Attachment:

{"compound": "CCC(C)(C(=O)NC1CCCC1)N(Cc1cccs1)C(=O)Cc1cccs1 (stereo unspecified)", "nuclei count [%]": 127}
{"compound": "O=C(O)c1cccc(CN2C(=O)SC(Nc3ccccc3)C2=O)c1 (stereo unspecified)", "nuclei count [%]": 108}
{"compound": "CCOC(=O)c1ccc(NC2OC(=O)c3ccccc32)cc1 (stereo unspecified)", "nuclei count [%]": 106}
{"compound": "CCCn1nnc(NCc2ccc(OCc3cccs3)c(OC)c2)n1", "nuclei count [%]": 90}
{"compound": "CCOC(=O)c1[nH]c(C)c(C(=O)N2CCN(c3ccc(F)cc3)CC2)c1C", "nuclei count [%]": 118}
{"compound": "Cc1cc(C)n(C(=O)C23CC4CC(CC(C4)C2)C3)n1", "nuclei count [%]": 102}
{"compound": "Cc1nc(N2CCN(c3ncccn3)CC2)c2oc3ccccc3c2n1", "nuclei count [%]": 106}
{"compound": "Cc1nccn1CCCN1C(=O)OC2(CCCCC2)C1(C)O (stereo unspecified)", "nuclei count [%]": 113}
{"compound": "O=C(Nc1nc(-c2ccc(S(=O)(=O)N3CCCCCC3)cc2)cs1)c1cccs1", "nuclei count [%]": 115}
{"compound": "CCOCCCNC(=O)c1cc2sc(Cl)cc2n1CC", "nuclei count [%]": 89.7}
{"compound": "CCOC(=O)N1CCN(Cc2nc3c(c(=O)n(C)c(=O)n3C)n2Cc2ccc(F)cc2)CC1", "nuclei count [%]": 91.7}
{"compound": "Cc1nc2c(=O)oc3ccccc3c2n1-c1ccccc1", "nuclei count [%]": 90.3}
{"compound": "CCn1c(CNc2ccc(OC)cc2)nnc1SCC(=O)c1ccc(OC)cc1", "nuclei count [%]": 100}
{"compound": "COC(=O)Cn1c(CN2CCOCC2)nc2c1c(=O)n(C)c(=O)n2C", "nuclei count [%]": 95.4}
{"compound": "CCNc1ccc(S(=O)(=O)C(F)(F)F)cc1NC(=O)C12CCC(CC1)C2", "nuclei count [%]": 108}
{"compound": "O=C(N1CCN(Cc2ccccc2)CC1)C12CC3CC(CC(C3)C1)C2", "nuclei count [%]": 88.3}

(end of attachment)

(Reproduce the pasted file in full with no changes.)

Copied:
{"compound": "CCC(C)(C(=O)NC1CCCC1)N(Cc1cccs1)C(=O)Cc1cccs1 (stereo unspecified)", "nuclei count [%]": 127}
{"compound": "O=C(O)c1cccc(CN2C(=O)SC(Nc3ccccc3)C2=O)c1 (stereo unspecified)", "nuclei count [%]": 108}
{"compound": "CCOC(=O)c1ccc(NC2OC(=O)c3ccccc32)cc1 (stereo unspecified)", "nuclei count [%]": 106}
{"compound": "CCCn1nnc(NCc2ccc(OCc3cccs3)c(OC)c2)n1", "nuclei count [%]": 90}
{"compound": "CCOC(=O)c1[nH]c(C)c(C(=O)N2CCN(c3ccc(F)cc3)CC2)c1C", "nuclei count [%]": 118}
{"compound": "Cc1cc(C)n(C(=O)C23CC4CC(CC(C4)C2)C3)n1", "nuclei count [%]": 102}
{"compound": "Cc1nc(N2CCN(c3ncccn3)CC2)c2oc3ccccc3c2n1", "nuclei count [%]": 106}
{"compound": "Cc1nccn1CCCN1C(=O)OC2(CCCCC2)C1(C)O (stereo unspecified)", "nuclei count [%]": 113}
{"compound": "O=C(Nc1nc(-c2ccc(S(=O)(=O)N3CCCCCC3)cc2)cs1)c1cccs1", "nuclei count [%]": 115}
{"compound": "CCOCCCNC(=O)c1cc2sc(Cl)cc2n1CC", "nuclei count [%]": 89.7}
{"compound": "CCOC(=O)N1CCN(Cc2nc3c(c(=O)n(C)c(=O)n3C)n2Cc2ccc(F)cc2)CC1", "nuclei count [%]": 91.7}
{"compound": "Cc1nc2c(=O)oc3ccccc3c2n1-c1ccccc1", "nuclei count [%]": 90.3}
{"compound": "CCn1c(CNc2ccc(OC)cc2)nnc1SCC(=O)c1ccc(OC)cc1", "nuclei count [%]": 100}
{"compound": "COC(=O)Cn1c(CN2CCOCC2)nc2c1c(=O)n(C)c(=O)n2C", "nuclei count [%]": 95.4}
{"compound": "CCNc1ccc(S(=O)(=O)C(F)(F)F)cc1NC(=O)C12CCC(CC1)C2", "nuclei count [%]": 108}
{"compound": "O=C(N1CCN(Cc2ccccc2)CC1)C12CC3CC(CC(C3)C1)C2", "nuclei count [%]": 88.3}